This house-architecture can be conveniently split up in two broad divisions of popular residential houses suited to the middleclass people both high and low according to the castes and professions (jātivarṇādhivāsa) and the Royal palaces best suited to the nobles and kings. To the former are devoted about twenty chapters in details of preliminaries like Āyādinirṇaya, Kīlaka-sūtrapāta, the first operations, foundation-laying ceremony (Śilānyāsa-vidhi) and offerings etc. (see for the detailed designations in the tabulation referred to, above); the categories and classifications of the residential houses, the Śāla-houses; the architectural details of planning and constructions, like the material, the masonry, the door, the pillar and decorations etc., and lastly, the mystic ideas associated with Hindu architecture like Vedha, Bhaṅga and defects (ibid).

To the latter it devotes six chapters, out of which the fifteenth (Rājaniveśa) and thirtieth (Rājagṛha), all exclusively are devoted to the exposition- of Palace-architecture, the planning of the Royal Palace (15) and different varieties of the palaces (30), both residential palaces (Nivāsa-bhavanāni) and pleasure-palaces (vilāsa-bhavanāni) together with their characteristics of architectural details of floors, pillars, storeys and ornamentation.

The other remaining chapters may be taken to deal with the accessory buildings and the establishments of the royal palace, the Aśva-śālā (33), the gaja-śālā (32), the Sabhā (27), the assembly hall or council-chamber as well as the princely shrines and the palaces of the royal relatives and the other dignitories [dignitaries?] like commanders, priests and ministers, the Āyatana-niveśa (51).

It gives an honoured place to the topic of Yantra-ghaṭanā, the art of mechanical construction (cf. the 31st chap.) delineating upon the definition of the yantra, its elements, qualities and manifold varieties of pleasure-machines, toy-machines, the machines of warfare as well as the domestic machines like Dvārapāla-yantra, the door-keepermachine, Yodha-yantra, the soldier-machine, etc. and Vimāna-yantras (the aeroplanes) like Vyoma-cāri-vihaṅgama-yantra, wooden-bird-machine travelling in the sky and Ākāśagāmi-dārumayavimāna-yantra, wooden-vimāna, machine flying in the air together with a good many varieties of Vāri-yantra, water-machines, Dhārā-yantras the shower machines and the Ratha-dolā-yantras—the swinging machines.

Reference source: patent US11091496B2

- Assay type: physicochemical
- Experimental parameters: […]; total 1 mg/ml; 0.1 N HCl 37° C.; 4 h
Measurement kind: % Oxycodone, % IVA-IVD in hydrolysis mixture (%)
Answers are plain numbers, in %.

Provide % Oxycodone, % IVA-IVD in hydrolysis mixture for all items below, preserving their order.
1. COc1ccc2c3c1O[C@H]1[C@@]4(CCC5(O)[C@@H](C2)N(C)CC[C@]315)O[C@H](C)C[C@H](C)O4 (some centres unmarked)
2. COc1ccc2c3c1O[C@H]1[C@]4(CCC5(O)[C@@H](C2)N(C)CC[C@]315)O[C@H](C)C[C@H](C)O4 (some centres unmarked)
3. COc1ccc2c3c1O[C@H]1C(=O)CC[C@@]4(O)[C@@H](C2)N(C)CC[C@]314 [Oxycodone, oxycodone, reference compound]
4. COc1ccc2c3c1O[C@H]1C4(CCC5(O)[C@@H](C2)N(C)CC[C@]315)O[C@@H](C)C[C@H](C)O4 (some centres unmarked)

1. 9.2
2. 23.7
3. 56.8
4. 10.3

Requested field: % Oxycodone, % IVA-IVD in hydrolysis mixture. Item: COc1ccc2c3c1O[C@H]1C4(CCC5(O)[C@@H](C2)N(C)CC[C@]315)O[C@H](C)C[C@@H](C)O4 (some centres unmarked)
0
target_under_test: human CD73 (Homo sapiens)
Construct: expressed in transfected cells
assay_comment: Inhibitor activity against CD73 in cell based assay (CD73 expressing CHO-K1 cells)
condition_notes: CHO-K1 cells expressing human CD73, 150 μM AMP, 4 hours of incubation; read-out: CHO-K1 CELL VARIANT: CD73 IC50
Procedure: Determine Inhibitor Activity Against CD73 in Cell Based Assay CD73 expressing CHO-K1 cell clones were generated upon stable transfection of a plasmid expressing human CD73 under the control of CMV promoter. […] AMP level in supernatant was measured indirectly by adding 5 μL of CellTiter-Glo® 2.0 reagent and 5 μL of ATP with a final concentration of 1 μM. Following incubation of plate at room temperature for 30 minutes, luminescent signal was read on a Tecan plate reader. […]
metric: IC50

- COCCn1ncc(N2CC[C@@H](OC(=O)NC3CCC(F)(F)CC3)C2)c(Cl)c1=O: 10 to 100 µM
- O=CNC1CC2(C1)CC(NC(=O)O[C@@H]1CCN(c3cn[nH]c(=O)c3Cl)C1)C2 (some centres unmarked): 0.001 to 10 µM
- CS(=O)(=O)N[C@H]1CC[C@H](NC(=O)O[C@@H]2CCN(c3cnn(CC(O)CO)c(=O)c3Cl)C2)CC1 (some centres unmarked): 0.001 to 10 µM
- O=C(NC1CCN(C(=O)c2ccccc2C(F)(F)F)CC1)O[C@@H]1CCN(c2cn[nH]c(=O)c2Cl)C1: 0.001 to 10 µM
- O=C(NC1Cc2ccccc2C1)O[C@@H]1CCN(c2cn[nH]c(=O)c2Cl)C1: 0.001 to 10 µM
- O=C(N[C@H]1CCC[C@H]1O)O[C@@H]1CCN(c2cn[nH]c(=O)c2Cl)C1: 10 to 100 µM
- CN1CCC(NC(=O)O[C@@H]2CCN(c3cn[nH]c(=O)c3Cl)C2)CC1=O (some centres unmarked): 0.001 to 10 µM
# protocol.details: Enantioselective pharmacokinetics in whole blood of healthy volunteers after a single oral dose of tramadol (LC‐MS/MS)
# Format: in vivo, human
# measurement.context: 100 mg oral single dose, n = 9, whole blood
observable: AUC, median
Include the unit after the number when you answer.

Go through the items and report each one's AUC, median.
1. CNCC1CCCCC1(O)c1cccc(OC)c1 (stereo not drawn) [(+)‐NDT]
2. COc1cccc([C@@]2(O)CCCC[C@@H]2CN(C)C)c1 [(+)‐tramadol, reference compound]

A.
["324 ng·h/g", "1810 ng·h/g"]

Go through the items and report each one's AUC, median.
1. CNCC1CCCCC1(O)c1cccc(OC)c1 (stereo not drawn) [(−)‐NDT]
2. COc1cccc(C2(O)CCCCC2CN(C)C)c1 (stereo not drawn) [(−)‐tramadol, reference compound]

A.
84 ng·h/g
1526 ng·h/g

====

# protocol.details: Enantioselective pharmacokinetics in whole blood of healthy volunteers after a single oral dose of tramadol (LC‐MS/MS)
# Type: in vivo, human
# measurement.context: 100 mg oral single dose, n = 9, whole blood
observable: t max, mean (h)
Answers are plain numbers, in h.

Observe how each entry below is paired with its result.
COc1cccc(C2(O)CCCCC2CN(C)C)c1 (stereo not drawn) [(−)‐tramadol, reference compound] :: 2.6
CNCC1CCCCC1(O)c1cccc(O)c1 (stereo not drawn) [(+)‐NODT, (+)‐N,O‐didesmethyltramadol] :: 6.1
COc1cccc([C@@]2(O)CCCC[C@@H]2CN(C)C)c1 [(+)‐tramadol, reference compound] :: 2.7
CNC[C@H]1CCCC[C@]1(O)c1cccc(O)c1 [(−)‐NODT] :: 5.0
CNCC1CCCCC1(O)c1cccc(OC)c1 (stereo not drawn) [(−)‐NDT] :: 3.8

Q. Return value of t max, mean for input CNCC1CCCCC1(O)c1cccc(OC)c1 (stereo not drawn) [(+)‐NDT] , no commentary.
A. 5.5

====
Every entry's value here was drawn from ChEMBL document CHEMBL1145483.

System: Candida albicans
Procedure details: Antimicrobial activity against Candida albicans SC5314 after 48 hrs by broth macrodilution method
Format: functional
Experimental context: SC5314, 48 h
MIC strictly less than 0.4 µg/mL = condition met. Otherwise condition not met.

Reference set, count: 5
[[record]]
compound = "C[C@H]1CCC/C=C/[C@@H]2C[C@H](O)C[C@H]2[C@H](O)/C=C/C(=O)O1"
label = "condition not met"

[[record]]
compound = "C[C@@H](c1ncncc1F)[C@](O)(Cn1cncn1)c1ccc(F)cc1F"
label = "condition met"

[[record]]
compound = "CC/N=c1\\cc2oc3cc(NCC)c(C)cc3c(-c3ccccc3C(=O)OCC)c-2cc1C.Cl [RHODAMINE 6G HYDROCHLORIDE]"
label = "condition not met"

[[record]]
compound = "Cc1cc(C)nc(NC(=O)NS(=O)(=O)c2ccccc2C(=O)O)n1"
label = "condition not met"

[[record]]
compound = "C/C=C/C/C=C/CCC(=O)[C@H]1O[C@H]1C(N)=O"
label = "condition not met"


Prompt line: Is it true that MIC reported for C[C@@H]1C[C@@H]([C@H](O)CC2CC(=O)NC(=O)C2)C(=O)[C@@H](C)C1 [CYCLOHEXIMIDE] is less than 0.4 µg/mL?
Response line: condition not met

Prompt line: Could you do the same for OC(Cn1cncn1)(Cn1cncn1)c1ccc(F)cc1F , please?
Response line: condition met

Further next it has also devoted a full chapter to the art of the construction of the articles of household furniture like cots and couches (Śayanāsana 29).

Thus closes the general introduction to the subject-matter of architecture as treated in the first forty-eight (and 51st) chapters, in which canons of three principal topics of architecture namely, townplanning, house-architecture and construction of machines and articles of household furniture are delineated upon.

In the next twenty chapters, it deals with temple-architecture, the most favourite theme of the author of the Samarāṅgaṇasūtradhāra devoting about half of the work to the exposition of this most fascinating topic, the crown of Indian architecture, both in the monuments and the manuals alike, in all the details of the origin and development of the Prāsīdas, the Hindu Temples, their manifold classifications, lay-outs, measurements, superstructure and the finial as well as the decorative motifs both of the central shrine, the Prāsāda, and the accessory buildings like Maṇḍapas, the pavilions, the places of piety and religious rites together with the Jagatīs, the raised platforms for congregational gatherings and social festivities, the basements of the temples, (cf. ahead for the detailed division of the subject chapter-wise—wide the tabulation of the re-arranged chapters).

As regards the different styles of temple architecture, it has added two more to the ternary of Nāgara, Drāviḍa and Vāvāṭa (or Vairāṭa, Vesara, being conspicious by its absence in this manual) the Bhūmija and Lāṭa (though it does not use this last term), besides dwelling upon at length on the manifold temple-types, the jātis of the Prāsādas. All this will be dealt with in detail in its proper place (Pt. V.).

In the last fourteen chapters (70 to 83) is treated Iconography both sculptural and pictorial. To the sculpture proper are devoted as many as eight chapters in details of the Pratimā-lakṣaṇa of the Liṅgas and their pedestals as well as of other principal gods and goddesses together with the standard measurements, mudras and defects of the icons sculptured or painted.

To the Canons of Painting this text devotes six chapters (71 to 75 and 82 cf. the tabulation ahead). As already pointed out, the treatment of painting in this manual is its special feature and a full notice of its contributions critically examined in the writer’s independent work ‘Hindu Canons of Painting or Citralakṣaṇa’.